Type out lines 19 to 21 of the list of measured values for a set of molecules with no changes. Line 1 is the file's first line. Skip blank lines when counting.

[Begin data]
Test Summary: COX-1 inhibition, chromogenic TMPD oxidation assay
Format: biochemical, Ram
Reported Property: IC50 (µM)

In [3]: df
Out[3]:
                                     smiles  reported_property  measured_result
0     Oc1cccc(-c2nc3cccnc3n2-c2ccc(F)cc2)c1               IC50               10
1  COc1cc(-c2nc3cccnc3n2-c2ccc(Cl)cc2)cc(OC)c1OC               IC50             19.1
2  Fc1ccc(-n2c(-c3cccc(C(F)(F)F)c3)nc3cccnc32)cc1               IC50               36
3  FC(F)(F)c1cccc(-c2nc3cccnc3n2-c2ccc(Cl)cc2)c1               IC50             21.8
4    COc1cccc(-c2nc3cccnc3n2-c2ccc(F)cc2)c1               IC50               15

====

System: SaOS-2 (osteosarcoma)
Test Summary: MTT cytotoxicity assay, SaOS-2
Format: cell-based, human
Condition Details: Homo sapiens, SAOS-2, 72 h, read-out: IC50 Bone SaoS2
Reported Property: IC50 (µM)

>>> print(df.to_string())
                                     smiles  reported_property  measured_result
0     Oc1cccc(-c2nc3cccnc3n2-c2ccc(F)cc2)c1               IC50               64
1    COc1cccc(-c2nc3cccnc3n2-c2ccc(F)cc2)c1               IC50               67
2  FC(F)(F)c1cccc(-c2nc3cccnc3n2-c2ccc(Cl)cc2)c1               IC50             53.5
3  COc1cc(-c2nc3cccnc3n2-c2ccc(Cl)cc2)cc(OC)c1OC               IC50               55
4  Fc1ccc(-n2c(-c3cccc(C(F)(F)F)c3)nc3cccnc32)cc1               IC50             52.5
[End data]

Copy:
                                     smiles  reported_property  measured_result
0     Oc1cccc(-c2nc3cccnc3n2-c2ccc(F)cc2)c1               IC50               64
1    COc1cccc(-c2nc3cccnc3n2-c2ccc(F)cc2)c1               IC50               67